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Blaming myself - please help

(19 Posts)
1001questions Fri 01-Apr-16 19:51:41

As each day passes I've found myself feeling more guilty about what happened. I am convinced I caused my miscarriage and can't seem to shift the idea that I made it happen because I was so scared of having a baby.

It's true, I am terrified of childbirth but I wanted one more than anything and it's not impossible that this was my last chance.

I did quite a few things that I should not have done after I knew about the pregnancy and should have been looking after myself. I went out and had a full blown panic attack, which cannot be good, and I physically exhausted myself trying to get somewhere when I was worried I was going to let down a friend - there were other things as well. I just cannot shake this feeling that if I'd gone home and tried to calm down this might not have happened.

I'm really scared and think I need help, but I don't know where I'll get it. I'm a long term depression/anxiety sufferer and don't get much help at the best of times, but this is different and I am genuinely scared I'm going to hit rock bottom. There is no way I can carry this around for the rest of my life.

Can anyone help? I need to get into a better place emotionally, and soon, because if OH and I are going to try and get pregnant again (this one was an accident) then I have to get a handle on this anxiety. Right now all I can think is how the hell am I ever going to be able to have a baby and be any sort of a mother if I can't even stay pregnant for 2 weeks. I feel so scared and alone sad

slebmum1 Fri 01-Apr-16 19:52:42

It is absolutely definitely not your fault. Might it be worth seeing a counsellor?

1001questions Fri 01-Apr-16 19:55:05

Thank you. But I feel deep down that it was because of something I did.

I probably could do with seeing a counsellor but don't know where to start with arranging that. I should be grateful really as I could afford a private one, but right now I almost don't see the point in trying because I'm so convinced of what happened.

Starspread Fri 01-Apr-16 19:57:10

It's absolutely not your fault. Not in any way. Your body is amazing and sometimes it can save you from a pregnancy that just was never going to work out (I had an early miscarriage before I had my son). Here is how it helped me to think about it.

Healthy pregnancies are actually very very stable things. Think of all the women who (tragically) have babies in war zones, while they're refugees, while they're under immense stress, while they're unwell, while they do all the 'wrong' things. Anything you've done or not done would not have affected a healthy stable pregnancy - your body simply knew that this genetic roll of the dice couldn't go any further.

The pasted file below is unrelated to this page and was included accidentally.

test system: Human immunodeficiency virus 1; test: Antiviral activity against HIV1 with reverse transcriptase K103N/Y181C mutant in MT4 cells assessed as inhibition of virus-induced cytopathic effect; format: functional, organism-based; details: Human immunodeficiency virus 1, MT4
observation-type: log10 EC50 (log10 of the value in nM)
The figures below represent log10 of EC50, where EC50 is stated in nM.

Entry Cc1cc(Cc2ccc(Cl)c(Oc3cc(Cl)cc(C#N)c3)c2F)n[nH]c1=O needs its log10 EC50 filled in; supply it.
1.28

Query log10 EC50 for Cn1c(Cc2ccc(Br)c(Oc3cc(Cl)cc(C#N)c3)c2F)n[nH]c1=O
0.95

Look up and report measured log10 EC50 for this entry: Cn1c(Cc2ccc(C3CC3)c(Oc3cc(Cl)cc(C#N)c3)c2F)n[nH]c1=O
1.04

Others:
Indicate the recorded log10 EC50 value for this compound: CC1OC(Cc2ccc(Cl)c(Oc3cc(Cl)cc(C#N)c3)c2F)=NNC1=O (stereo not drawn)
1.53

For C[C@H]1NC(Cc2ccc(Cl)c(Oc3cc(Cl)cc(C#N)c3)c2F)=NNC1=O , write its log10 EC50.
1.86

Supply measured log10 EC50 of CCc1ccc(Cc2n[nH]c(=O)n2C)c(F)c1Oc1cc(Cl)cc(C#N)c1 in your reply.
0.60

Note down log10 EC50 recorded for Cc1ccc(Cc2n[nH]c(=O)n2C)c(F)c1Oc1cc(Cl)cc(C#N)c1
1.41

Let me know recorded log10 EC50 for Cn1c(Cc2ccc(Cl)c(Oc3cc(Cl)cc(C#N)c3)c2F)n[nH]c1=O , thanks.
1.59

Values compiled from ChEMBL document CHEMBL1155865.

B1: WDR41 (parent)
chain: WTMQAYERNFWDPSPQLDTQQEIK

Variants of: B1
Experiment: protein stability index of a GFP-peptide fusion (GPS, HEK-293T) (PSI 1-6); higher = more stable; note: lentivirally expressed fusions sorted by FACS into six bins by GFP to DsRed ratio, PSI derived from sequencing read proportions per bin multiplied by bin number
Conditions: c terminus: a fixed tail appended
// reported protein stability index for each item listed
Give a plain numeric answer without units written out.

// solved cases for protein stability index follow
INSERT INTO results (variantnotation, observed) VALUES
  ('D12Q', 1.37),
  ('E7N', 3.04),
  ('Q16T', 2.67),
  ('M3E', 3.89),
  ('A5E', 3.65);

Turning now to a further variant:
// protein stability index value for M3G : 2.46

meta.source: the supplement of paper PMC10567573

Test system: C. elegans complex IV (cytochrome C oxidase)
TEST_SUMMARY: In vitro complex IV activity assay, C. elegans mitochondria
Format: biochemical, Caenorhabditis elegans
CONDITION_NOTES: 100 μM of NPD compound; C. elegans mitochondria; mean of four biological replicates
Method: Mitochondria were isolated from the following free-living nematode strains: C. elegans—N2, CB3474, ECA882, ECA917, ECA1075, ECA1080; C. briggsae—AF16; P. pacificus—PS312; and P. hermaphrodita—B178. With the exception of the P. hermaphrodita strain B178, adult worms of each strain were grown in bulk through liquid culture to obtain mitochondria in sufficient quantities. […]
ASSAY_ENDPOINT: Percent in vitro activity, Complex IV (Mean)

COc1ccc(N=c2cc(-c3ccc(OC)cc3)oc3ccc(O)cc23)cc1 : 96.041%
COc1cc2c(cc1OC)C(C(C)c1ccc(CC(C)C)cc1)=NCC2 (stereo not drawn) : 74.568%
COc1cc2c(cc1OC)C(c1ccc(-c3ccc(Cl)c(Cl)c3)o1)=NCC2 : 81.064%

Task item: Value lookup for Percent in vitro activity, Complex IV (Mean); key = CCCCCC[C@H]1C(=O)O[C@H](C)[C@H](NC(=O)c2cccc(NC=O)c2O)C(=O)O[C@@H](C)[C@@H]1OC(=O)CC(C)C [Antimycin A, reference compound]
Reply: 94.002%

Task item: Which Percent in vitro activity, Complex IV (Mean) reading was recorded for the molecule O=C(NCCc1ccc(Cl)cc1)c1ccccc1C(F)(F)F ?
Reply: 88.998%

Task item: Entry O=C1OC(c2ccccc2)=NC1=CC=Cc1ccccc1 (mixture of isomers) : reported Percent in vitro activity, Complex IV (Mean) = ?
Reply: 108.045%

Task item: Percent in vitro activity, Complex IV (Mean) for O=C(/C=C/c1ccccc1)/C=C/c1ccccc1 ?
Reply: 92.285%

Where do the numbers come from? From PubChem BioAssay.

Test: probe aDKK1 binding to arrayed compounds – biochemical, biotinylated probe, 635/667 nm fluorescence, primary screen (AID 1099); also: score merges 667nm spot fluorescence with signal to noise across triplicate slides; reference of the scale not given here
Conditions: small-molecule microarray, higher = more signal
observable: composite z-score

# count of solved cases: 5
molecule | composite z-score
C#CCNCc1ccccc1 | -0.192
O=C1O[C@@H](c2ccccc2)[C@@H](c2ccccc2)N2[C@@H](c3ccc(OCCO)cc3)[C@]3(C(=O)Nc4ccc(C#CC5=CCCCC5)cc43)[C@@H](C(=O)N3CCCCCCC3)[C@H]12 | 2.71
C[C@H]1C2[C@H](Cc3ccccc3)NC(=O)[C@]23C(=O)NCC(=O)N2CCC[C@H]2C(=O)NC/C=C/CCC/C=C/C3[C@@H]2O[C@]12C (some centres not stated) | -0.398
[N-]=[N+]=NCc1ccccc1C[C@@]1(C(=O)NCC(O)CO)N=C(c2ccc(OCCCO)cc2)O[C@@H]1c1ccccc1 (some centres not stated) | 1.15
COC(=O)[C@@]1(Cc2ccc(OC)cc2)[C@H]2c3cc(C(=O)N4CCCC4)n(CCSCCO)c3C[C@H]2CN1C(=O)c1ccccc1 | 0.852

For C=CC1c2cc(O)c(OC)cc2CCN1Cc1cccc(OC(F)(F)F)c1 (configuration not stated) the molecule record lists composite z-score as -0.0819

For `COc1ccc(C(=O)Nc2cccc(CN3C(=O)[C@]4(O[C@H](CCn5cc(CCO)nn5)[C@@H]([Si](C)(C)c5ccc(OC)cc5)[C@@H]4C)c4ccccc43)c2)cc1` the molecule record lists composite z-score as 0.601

I'm so sorry for your loss; I hope you're able to talk to and lean on your partner while you both grieve this.

1001questions Fri 01-Apr-16 20:03:27

Thank you, that is a very valid point. I am carrying around an enormous amount of guilt right now (guilt that I let it happen without it being 'planned' in the first place, guilt that it then didn't work out - maybe because on some level I didn't want it?) and I hope that this is what's clouding my judgement. But it really is very hard to be objective about it and at the moment I'm mostly failing sad

MyKingdomForBrie Fri 01-Apr-16 20:09:38

It is really so unlikely to be anything you did. 1 in 3 pregnancies end in miscarriage at that stage simply because things go wrong in the process and the foetus isn't viable. It's easy to say don't blame yourself but I think time will help you see that this wasn't your fault.

You're right that you need to take care of your mental health if you want to ttc, it is very tiring and emotional being pregnant so you need to be as healthy as possible for yourself.

1001questions Fri 01-Apr-16 20:19:02

This is my worry, I'm scared that I'm simply not up to the job emotionally. 2 weeks was enough for me to completely lose my mind, it seems.

All I can hope is that if it happened again and it was planned and not a huge shock/guilt trip like this was then I might cope better but I do worry that perhaps I'm just too weak mentally to deal with the hormones. I feel like a total failure right now.

SwallowsInSpring Fri 01-Apr-16 20:26:28

The hormones are really strong- be kind to yourself now, as part of the reason you're feeling so low is the switch in hormones from being pregnant to not pregnant.

I did a lot of reading around causes of miscarriage when I had my first MC which helped me to see that it's actually difficult to 'cause' a MC. Some people don't even know they're pregnant until late on/full term and did all the 'wrong' things without having miscarriages. And plenty of people do everything 'right' and still have them.